CHICAGO — Former U.S. Sen. Carol Moseley Braun has become the "consensus" black candidate in Chicago's mayoral race, a position that African-American leaders believe will give her a shot at winning against a strong field that includes former White House chief of staff Rahm Emanuel.
But now that she is in the spotlight, Braun will have to answer questions about her qualifications, as well as problems that led voters to boot her from the Senate in 1998 after one term and why voters should hand City Hall's keys to someone who hasn't been elected to anything for years.
She trumpeted her own resume Saturday at a rally with U.S. Rep. Danny Davis, who announced on New Year's Eve that he was withdrawing from the race, and state Sen. James Meeks, another African-American who gave up his own run for mayor days ago.
The loud and enthusiastic crowd included young people who weren't even born the last time Braun won an election, her historic victory in 1992 that made her the first African-American woman senator.
"I'm the most qualified candidate for the job of mayor of Chicago, make no mistake about it," she said, citing her time in local and national politics as well as her stint as ambassador to New Zealand as evidence of her skills and "connections from all over the world."
In a city with serious financial problems, Braun made special mention that she was the first woman to serve on the Senate's finance committee.
The withdrawal of Davis and Meeks signals that black political leaders believe Braun has the best chance to sway voters outside the African-American community, and on Saturday she said she could do it.
"We're going to bring black, white, brown, one side of town to the other, back together again," she said.
Also in Braun's favor, said the Rev. Jesse Jackson Sr., is her ability to raise money — something experts say will be crucial, particularly in a race against the well-financed Emanuel.
"They share many of the same concerns," Jackson said of Braun and Davis. "But they couldn't share the same base of financial support."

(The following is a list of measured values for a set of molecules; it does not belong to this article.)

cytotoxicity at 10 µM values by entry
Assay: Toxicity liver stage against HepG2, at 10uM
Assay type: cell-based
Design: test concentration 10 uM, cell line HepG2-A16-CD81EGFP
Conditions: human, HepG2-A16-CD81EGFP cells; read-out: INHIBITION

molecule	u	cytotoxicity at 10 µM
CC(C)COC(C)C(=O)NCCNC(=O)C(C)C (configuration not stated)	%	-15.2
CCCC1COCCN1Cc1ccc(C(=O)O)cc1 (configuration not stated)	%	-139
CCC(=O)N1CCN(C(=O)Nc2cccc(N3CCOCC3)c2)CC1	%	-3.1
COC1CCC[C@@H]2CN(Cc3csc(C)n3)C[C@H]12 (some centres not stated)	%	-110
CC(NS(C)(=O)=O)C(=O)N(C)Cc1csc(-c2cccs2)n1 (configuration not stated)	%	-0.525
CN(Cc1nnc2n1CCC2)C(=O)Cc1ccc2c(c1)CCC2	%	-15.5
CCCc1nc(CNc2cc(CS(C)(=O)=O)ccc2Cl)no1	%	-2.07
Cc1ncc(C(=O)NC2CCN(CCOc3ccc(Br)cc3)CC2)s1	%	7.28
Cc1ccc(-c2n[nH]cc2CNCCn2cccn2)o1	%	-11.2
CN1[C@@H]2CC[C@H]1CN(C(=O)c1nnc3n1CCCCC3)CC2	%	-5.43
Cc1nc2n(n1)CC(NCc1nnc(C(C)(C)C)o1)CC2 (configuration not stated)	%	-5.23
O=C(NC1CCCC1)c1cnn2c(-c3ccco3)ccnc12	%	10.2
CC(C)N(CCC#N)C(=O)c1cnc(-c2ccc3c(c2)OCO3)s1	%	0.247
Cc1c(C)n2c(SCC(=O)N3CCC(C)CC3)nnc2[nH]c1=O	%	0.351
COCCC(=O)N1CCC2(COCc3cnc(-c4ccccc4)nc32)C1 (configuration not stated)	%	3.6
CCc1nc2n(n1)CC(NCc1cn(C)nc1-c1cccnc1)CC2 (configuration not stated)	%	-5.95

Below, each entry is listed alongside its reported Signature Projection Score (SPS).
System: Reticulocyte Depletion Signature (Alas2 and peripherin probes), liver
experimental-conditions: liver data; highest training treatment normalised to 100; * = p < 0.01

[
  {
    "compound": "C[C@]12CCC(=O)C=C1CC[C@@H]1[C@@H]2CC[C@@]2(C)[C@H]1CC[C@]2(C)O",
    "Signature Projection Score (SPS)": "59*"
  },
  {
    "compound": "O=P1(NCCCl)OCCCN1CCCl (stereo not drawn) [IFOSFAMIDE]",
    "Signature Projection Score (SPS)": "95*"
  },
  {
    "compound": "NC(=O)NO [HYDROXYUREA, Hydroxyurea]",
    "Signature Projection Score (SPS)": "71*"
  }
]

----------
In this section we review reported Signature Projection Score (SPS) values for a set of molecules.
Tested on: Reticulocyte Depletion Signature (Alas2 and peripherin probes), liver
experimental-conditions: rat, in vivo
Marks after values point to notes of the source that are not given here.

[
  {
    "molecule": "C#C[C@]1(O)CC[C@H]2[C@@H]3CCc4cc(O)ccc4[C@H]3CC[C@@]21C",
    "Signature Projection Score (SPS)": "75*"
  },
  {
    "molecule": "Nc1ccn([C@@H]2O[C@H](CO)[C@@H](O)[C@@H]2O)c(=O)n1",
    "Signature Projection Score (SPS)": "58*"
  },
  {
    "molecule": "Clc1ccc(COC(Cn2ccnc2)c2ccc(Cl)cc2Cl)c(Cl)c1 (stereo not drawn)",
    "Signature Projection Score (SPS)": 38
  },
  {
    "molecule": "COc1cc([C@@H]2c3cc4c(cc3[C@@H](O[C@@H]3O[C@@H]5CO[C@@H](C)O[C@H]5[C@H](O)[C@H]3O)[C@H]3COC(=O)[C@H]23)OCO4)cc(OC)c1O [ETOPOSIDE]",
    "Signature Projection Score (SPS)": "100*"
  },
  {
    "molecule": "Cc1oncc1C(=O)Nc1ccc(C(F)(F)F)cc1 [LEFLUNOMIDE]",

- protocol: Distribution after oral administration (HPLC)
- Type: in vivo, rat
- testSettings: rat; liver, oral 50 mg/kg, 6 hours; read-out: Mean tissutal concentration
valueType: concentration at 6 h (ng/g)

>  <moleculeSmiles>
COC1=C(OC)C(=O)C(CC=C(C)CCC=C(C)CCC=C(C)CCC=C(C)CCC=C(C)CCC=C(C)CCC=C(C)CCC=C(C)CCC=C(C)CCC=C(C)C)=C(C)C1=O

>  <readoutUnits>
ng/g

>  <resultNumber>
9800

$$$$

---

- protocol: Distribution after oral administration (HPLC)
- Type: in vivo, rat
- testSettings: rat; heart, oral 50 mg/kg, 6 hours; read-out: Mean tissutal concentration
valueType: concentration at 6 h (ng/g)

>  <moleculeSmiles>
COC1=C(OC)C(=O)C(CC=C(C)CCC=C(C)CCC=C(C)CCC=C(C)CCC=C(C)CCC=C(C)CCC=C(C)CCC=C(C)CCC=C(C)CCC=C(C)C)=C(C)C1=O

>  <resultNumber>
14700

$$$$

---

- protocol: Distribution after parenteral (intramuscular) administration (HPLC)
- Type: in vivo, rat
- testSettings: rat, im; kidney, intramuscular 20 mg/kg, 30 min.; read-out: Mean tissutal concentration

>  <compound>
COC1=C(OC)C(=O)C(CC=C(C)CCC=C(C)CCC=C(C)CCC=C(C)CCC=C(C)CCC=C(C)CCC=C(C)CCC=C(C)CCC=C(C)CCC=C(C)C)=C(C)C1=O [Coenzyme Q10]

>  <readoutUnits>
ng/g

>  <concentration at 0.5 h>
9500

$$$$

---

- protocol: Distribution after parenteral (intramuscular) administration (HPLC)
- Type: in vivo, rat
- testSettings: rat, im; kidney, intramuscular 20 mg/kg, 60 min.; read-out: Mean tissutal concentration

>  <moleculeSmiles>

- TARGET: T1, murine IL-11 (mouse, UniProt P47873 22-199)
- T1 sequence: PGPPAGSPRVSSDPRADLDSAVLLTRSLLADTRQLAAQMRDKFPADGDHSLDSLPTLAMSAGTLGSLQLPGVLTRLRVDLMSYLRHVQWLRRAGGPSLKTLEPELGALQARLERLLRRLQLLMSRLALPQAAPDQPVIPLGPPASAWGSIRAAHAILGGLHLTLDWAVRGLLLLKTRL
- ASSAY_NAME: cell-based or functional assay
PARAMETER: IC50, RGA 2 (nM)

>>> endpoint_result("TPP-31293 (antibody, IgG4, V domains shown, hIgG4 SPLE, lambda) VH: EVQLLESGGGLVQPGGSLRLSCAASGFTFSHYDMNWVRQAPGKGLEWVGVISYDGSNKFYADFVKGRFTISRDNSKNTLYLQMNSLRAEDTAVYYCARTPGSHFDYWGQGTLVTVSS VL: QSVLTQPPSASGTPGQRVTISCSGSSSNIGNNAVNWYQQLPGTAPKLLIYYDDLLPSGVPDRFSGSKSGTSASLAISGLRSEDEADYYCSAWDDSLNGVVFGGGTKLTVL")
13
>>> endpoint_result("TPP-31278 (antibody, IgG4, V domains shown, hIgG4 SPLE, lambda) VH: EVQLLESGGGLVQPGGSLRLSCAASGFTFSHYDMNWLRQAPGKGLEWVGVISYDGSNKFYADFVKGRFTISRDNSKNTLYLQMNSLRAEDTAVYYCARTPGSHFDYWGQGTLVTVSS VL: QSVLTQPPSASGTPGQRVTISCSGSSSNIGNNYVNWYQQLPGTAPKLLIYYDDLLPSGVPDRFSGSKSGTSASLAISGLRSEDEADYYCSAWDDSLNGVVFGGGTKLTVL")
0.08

Jackson suggested that with Braun's fund-raising track record and ability to win support throughout the city, as she did when she won her Senate race and other races, the decisions by Davis and Meeks make sense. She has already convinced voters in all of the city's 50 wards to vote for her, he said.
On Saturday, Braun did not mention Emanuel, or two other prominent candidates, former public schools president Gery Chico or City Clerk Miguel del Valle, by name. But in recent days she has signaled that she plans to portray Emanuel as an outsider and not a Chicagoan. Emanuel beat a challenge to his residency, with an elections board decision to place his name on the ballot — a decision that is now being challenged in court — but Braun is not about to let the issue go.
After Davis groused about former President Bill Clinton's decision to campaign for Emanuel, Braun did the same — adding her own dig at Emanuel.
"What we have is an outsider running for mayor and bringing outsiders in to help him," she told reporters a few days ago.
Still, Braun will have to play some defense in the coming weeks. And that starts with getting as many blacks to vote for her as she can. Emanuel, who has won praise from the nation's first black president, Barack Obama, has throughout his campaign made it clear he's not going to simply write off blacks in the February election.
"With all the challenges we face, we must come together to work on behalf of all Chicagoans and address the need of every neighborhood," he said in a statement after Davis announced he was dropping out of the race.
Then there is Braun's own history and incidents that that raised questions about her judgment. Braun came under criticism when she visited with a Nigerian dictator when she was a senator, and faced never-proven accusations about misused campaign money.
Some of those questions still clearly sting. During a November interview with The Associated Press, her eyes welled up with tears when she was asked about other unproved allegations that she and her siblings divided up more than $20,000 of her mother's money that should have been used to reimburse a nursing home.
Braun will once again have to defend her single term in the U.S. Senate. Her problem is not just that she has not held elected office for years, but that while she was there she didn't "carve out a clear role in the Senate," Kent Redfield, a professor emeritus of politics at the University of Illinois-Springfield, told the AP when she announced she was running for mayor.
Braun, though, can be expected to maintain that she was an effective senator, that she pushed for legislation to rebuild crumbling schools and ensure pension equity for women.
Jackson agreed that Braun was an effective senator and said her efforts will resonate with various groups of voters.
"Carol has a good box score and she's particularly strong among women and among workers," he said.
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